World Health Organization (WHO) has categorized the new COVID-19 variant, JN.1, as a "standalone variant of interest." The decision, announced on Tuesday, is attributed to the variant's ability to rapidly spread within communities.
According to media reports, WHO's recognition of JN.1 as a standalone variant is driven by its distinctive characteristics and its apparent growth advantage over other existing strains. Although the global public health risk is currently assessed as low, the WHO has issued a cautionary note for countries entering the winter season, emphasizing the potential exacerbation of respiratory diseases, including COVID-19.
JN.1 is responsible for an estimated 1 in 5 new coronavirus infections, as reported by the Centers for Disease Control and Prevention. The agency anticipates a continued rise in the prevalence of JN.1 during the upcoming winter months. JN.1 has been found in many countries around the world, including India, China, UK and the United States.
COVID-19 JN.1 symptoms:
- Runny nose
- Sore throat
- Minor gastrointestinal problems in some cases
- Extreme fatigue
- Exhaustion and muscle weakness
While the WHO has previously considered BA.2.86 sub-lineages as variants of interest, JN.1 is now independently classified as a distinct variant of interest, separate from its parent lineage, pirola.
"It is anticipated that this variant may cause an increase in Sars-Cov-2 [coronavirus] cases amid a surge of infections of other viral and bacterial infections, especially in countries entering the winter season," the WHO's risk assessment says.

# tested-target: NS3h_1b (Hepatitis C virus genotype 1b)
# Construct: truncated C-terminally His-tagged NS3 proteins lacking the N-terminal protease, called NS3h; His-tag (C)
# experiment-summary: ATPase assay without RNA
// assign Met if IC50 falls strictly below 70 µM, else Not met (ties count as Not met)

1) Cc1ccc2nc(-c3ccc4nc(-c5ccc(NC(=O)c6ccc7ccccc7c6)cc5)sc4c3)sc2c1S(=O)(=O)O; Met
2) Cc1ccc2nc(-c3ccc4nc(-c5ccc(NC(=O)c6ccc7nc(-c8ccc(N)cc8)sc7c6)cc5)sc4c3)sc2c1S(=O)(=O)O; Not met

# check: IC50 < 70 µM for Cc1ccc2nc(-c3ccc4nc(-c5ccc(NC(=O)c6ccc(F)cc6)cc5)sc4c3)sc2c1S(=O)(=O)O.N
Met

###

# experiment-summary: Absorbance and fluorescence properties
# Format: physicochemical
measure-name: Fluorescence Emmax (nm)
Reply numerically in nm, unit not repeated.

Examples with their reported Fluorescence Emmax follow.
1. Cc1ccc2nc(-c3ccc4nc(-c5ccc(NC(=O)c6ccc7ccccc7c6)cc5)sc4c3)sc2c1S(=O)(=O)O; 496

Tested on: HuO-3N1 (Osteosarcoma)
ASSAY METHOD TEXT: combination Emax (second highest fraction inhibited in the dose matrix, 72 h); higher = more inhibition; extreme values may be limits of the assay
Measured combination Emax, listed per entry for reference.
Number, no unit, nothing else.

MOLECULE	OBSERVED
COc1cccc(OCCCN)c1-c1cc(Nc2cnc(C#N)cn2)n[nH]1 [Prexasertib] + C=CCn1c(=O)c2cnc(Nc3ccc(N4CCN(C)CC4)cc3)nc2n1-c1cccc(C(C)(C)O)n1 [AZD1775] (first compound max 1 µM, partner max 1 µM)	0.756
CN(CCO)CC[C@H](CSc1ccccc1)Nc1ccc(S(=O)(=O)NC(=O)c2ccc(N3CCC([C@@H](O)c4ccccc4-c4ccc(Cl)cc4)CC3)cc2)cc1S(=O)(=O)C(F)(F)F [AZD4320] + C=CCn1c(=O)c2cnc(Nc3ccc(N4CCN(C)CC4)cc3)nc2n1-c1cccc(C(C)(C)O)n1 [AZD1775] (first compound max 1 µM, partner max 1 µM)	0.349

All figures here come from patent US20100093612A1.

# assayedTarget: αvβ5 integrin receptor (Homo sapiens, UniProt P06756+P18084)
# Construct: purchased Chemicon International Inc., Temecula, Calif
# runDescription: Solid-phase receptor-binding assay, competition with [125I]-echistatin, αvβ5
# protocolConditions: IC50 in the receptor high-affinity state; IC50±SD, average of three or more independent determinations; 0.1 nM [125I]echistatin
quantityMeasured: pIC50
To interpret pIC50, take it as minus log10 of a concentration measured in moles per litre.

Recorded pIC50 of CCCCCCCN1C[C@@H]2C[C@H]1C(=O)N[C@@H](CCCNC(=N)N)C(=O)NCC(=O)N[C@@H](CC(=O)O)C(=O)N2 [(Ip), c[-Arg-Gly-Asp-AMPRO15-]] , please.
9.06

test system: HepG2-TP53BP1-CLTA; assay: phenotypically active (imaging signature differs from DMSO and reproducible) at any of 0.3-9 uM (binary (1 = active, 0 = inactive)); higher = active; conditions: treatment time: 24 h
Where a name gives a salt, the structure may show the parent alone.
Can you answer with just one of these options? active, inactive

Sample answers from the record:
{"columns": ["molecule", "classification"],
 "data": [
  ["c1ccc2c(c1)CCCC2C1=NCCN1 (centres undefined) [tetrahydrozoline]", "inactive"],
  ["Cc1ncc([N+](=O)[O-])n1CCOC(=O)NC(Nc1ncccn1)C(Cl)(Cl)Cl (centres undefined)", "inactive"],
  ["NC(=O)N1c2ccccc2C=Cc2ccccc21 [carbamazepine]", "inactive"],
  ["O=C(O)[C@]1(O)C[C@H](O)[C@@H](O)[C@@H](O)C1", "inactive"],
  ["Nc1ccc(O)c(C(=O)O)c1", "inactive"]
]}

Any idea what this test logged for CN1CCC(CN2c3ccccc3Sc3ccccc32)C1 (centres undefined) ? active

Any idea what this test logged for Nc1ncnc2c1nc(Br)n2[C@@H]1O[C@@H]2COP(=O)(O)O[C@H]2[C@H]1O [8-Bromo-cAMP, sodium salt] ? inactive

In line with WHO's definition, a variant of interest is characterized by genetic mutations. Fortunately, current COVID-19 tests and treatments are expected to be effective against JN.1, and initial findings suggest that the variant does not induce a more severe disease. However, it does exhibit certain advantages over other circulating strains.
- Wear a mask in crowded, enclosed areas
- Cover up coughs and sneezes
- Clean your hands regularly
- Get Covid and flu vaccinations, especially if vulnerable
- Stay home if ill
- Get tested if you have symptoms
WHO's risk assessment underscores that, despite the rapid increase in JN.1 infections, available evidence does not indicate a higher severity of associated diseases compared to other variants. Additionally, existing coronavirus vaccines, including those targeting the ancestral strain and updated monovalent XBB vaccines, are expected to provide protection against severe disease and death, encompassing JN.1.
In a social media statement, WHO's Maria Van Kerkhove reassured the public that current vaccines remain effective against JN.1, emphasizing the ongoing commitment to combating the evolving landscape of COVID-19 variants.